By Zak Stone
Two weeks after Hurricane Sandy, parts of Queens that still lack electricity, like the Rockaways, face a pretty basic impediment to getting electrified once more: "There's no grid," says Robert Gardner, a clean energy campaigner for Greenpeace. "It doesn't exist. The notion of centralized electricity generation"--that of big power plants providing juice to homes and businesses through a network of power lines--"is moot."
Gardner's prognosis is severe, but his actions during the past two weeks suggest that temporary solutions are possible. Just days after the storm cleared, Gardner and other Greenpeace employees rumbled onto the scene in the Rockaways in Greenpeace's mobile power plant: Rolling Sunlight, a biodiesel-powered Isuzu truck tricked out with more than 250 square feet of solar panels.
Gardner says the the truck--affectionately called Suz--provides enough electricity to power everything from power tools to heaters to light bulbs. Residents can plug extension cords right into it, and its batteries store about 50 kilowatt hours of electricity, so it still can produce electricity on cloudy days.
Ironically, the 10-year-old piece of technology wasn't originally designed for disaster relief. Rolling Sunlight, "went on tour throughout the country, throughout college campuses" to raise awareness about solar power before it was as widespread. Gardner says. "It was powering concerts and food fairs and local bands" and tourist attractions like the Coit Tower in San Francisco.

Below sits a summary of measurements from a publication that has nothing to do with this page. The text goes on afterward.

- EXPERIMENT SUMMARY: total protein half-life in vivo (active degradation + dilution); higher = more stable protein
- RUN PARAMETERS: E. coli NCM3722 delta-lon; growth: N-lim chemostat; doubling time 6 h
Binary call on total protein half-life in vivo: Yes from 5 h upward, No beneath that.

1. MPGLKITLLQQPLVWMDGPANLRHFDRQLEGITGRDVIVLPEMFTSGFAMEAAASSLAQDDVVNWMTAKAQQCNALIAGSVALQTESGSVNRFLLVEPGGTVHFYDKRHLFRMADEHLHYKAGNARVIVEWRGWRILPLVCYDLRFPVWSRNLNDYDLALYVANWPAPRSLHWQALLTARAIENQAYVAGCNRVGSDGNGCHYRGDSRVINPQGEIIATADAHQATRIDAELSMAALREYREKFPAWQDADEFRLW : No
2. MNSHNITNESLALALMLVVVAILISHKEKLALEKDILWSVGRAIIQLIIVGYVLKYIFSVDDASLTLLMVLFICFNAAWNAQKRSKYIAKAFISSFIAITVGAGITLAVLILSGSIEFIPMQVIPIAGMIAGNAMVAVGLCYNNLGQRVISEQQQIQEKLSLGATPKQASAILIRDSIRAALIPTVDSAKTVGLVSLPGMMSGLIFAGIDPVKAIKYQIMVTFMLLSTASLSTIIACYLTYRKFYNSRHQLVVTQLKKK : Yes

But now, the truck is at the center of a movement to take solar power seriously as a solution to the Rockaways' power troubles. Gardner says it's "guesswork" to talk about when the power company will get the lights back on there. "I've heard mid-December. I would be surprised."
Citizens and activist clearly can't wait another month to get back to normal. A coalition of solar companies and nonprofits have distributed five 10-kilowatt solar generators throughout the Rockaways and Staten Island, which also lacks power. Gardner says he thinks that Occupy Sandy, the Occupy Wall Street spinoff group who is working on relief in the neighborhood and helped bring Rolling Sunlight to the area, will use donations on solar and other green construction.
Across New Jersey and Queens, Gardner says that people who already had solar installed are much better off. And other people are taking notice too. Neighbors are "talking about green jobs; they're talking about rebuilding in an ecologically sustainable fashion; they're talking about how can this moment become a more powerful moment for communities throughout New york to come together."
Gardner adds that "the larger idea is to open up this somewhat mysterious and transparent thing--our electricty grid--so that the people, everyday citizens, have the same ability to generate electricity using fuel from the sun and the wind, [which] does not contribute to climate change, which makes these storms stronger," Gardner says.
"Exxon shouldn't get richer because there's big storms."
Copyright 2012 by Fast Company. Reprinted with permission.